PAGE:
NMR Sample Preparation - the NMR Facility at UC Santa Cruz

NMR Sample Preparation
NMR tubes are thin-walled glass tubes and are fragile. Although they are used
daily, personal injury can result when fixing the cap to the tube and inserting the
tube into the spinner or turbine.
When handling your NMR tube we recommend:
-­‐ DO use your fingers, instead your palm when inserting an NMR tube
into a spinner and/or depth gauge.
-­‐ DO NOT use excessive force to fix a cap to a NMR tube.
-­‐ DO dispose of NMR tubes that are chipped, cracked, scratched, or
damaged in any manner. Damaged NMR tubes greatly increase the
likelihood of personal injury and equipment damage.
-­‐ DO NOT put an empty spinner into the spectrometer. They are
impossible to retrieve.
-­‐ DO remember to TURN ON (press the eject button) the lift air before
inserting your sample in the magnet. Neglecting to do so can break
your sample and damage the instrument.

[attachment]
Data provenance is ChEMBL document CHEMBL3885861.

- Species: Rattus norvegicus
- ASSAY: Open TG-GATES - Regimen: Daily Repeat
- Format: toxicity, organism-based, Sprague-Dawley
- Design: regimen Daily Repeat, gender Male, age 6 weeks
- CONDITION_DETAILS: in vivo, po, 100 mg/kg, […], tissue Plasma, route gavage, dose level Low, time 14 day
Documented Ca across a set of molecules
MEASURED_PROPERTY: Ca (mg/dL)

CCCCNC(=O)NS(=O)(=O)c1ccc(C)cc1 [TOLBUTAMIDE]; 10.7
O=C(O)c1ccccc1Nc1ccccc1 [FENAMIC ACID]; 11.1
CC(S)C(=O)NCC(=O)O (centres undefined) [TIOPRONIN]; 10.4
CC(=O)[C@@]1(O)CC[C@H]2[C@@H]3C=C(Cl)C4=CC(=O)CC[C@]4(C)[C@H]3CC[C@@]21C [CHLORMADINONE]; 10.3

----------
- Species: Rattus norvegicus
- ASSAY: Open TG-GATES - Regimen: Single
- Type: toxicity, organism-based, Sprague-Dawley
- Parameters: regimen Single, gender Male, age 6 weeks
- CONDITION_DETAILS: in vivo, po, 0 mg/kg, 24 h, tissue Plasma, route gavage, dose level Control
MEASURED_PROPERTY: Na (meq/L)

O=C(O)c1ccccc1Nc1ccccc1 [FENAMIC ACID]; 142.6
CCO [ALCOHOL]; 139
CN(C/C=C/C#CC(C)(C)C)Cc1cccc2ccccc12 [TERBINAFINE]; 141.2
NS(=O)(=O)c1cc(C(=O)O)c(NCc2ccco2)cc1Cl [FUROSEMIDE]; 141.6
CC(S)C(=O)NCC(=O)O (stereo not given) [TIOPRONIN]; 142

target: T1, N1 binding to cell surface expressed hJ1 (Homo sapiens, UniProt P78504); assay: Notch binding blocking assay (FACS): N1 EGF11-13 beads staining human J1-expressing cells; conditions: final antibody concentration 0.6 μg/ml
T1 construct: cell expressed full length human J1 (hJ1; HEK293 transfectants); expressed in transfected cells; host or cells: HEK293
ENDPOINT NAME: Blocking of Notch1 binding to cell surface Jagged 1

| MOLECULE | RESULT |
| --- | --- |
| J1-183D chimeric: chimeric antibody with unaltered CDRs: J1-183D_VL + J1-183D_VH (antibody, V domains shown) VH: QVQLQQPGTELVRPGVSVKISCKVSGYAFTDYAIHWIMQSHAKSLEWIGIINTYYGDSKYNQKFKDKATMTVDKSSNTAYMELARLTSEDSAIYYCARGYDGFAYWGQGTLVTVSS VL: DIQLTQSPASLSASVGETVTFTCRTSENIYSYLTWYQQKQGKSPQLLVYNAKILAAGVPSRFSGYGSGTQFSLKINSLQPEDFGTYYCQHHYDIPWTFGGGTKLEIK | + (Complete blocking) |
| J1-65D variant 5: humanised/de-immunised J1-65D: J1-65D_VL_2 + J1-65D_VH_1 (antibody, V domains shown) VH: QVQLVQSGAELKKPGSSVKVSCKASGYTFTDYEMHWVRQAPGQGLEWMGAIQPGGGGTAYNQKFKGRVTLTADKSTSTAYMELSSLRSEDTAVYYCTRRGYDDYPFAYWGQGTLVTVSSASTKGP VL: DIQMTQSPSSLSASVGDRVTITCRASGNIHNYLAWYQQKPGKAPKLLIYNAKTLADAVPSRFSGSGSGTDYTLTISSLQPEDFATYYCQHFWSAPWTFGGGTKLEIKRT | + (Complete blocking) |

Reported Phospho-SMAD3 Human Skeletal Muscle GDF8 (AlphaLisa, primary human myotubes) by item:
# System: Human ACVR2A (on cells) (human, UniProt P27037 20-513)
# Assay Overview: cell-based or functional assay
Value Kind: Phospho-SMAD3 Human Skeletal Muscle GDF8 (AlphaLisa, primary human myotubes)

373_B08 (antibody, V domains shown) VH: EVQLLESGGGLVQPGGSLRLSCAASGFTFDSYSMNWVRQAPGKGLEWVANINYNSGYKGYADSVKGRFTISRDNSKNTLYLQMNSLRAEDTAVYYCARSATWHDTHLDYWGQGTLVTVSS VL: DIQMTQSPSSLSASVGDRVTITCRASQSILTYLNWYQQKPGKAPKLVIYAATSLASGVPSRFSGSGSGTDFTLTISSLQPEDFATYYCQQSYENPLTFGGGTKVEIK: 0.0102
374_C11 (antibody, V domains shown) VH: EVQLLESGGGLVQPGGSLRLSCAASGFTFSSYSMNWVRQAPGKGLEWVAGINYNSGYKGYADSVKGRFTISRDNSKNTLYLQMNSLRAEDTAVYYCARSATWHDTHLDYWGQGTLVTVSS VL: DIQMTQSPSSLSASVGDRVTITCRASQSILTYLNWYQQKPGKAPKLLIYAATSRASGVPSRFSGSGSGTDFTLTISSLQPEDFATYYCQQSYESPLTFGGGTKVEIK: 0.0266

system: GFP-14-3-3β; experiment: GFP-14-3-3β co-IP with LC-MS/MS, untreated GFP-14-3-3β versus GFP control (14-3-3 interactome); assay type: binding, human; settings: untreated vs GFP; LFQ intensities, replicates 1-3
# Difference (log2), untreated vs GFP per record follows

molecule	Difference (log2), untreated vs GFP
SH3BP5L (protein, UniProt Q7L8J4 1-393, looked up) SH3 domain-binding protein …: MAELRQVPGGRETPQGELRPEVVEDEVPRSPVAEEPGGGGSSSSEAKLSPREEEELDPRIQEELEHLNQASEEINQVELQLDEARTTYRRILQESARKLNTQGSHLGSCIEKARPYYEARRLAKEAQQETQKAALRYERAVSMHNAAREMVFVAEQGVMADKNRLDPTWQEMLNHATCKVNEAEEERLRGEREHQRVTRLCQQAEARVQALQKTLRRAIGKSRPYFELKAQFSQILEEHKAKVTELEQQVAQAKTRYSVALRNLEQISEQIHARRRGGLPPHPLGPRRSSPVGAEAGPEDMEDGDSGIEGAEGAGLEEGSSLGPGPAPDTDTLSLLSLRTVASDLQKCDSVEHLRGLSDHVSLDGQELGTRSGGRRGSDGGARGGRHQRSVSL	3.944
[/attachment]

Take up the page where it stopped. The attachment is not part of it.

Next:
Be aware of the chemical hazard of your sample prior to entering the NMR
Facility. If a sample is broken within the magnet, the NMR staff must be
informed immediately!!! This should be done both by phone and email. It is
imperative that no one uses the instrument until after Dr. Lee has assessed the
situation. The student should place a “broken sample” note on the keyboard and
lock the computer screen.
Good NMR tubes generally give better spectra, especially at higher field. A good
NMR tube costs about 2 hours worth of NMR time, but you can easily recover the
investment from better signal to noise and faster shimming. We recommend the
precision grade NMR tubes that are rated for 600 MHz NMR, such as the Wilmad
(535-PP-7), Norell (509-UP-7 or S-5-600-7), or NewEra (NE-UP5-7). For limited
sample quantity, the Shigemi NMR tubes are preferred.
5 mm
3 mm
5 mm
4 mm
4 mm
3 mm
700 µL
175 µL
260 µL (300 µL for the inexperience user)
155 µL
220 µL (no plunger, for viscous solution)
100 µL
For highest spectrum quality with the least effort: make samples full length
(700 µL) in a high quality tube.
For highest mass sensitivity: use a Shigemi tube.